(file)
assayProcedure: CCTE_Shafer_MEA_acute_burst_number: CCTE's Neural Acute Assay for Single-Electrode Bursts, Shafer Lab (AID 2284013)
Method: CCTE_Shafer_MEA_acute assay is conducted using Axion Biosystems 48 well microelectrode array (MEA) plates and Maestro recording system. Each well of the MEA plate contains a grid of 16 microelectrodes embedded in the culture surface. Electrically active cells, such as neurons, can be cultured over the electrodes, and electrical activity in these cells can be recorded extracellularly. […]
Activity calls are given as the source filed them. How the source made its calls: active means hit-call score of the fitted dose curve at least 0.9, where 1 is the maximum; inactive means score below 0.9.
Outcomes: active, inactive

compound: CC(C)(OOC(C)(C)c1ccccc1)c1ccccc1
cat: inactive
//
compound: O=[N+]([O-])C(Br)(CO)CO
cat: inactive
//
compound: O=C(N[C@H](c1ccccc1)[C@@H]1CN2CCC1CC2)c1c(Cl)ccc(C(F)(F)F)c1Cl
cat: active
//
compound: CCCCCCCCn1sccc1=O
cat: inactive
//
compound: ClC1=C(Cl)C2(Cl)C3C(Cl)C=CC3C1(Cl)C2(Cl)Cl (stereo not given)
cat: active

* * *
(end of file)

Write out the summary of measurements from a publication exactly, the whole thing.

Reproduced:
assayProcedure: CCTE_Shafer_MEA_acute_burst_number: CCTE's Neural Acute Assay for Single-Electrode Bursts, Shafer Lab (AID 2284013)
Method: CCTE_Shafer_MEA_acute assay is conducted using Axion Biosystems 48 well microelectrode array (MEA) plates and Maestro recording system. Each well of the MEA plate contains a grid of 16 microelectrodes embedded in the culture surface. Electrically active cells, such as neurons, can be cultured over the electrodes, and electrical activity in these cells can be recorded extracellularly. […]
Activity calls are given as the source filed them. How the source made its calls: active means hit-call score of the fitted dose curve at least 0.9, where 1 is the maximum; inactive means score below 0.9.
Outcomes: active, inactive

compound: CC(C)(OOC(C)(C)c1ccccc1)c1ccccc1
cat: inactive
//
compound: O=[N+]([O-])C(Br)(CO)CO
cat: inactive
//
compound: O=C(N[C@H](c1ccccc1)[C@@H]1CN2CCC1CC2)c1c(Cl)ccc(C(F)(F)F)c1Cl
cat: active
//
compound: CCCCCCCCn1sccc1=O
cat: inactive
//
compound: ClC1=C(Cl)C2(Cl)C3C(Cl)C=CC3C1(Cl)C2(Cl)Cl (stereo not given)
cat: active

* * *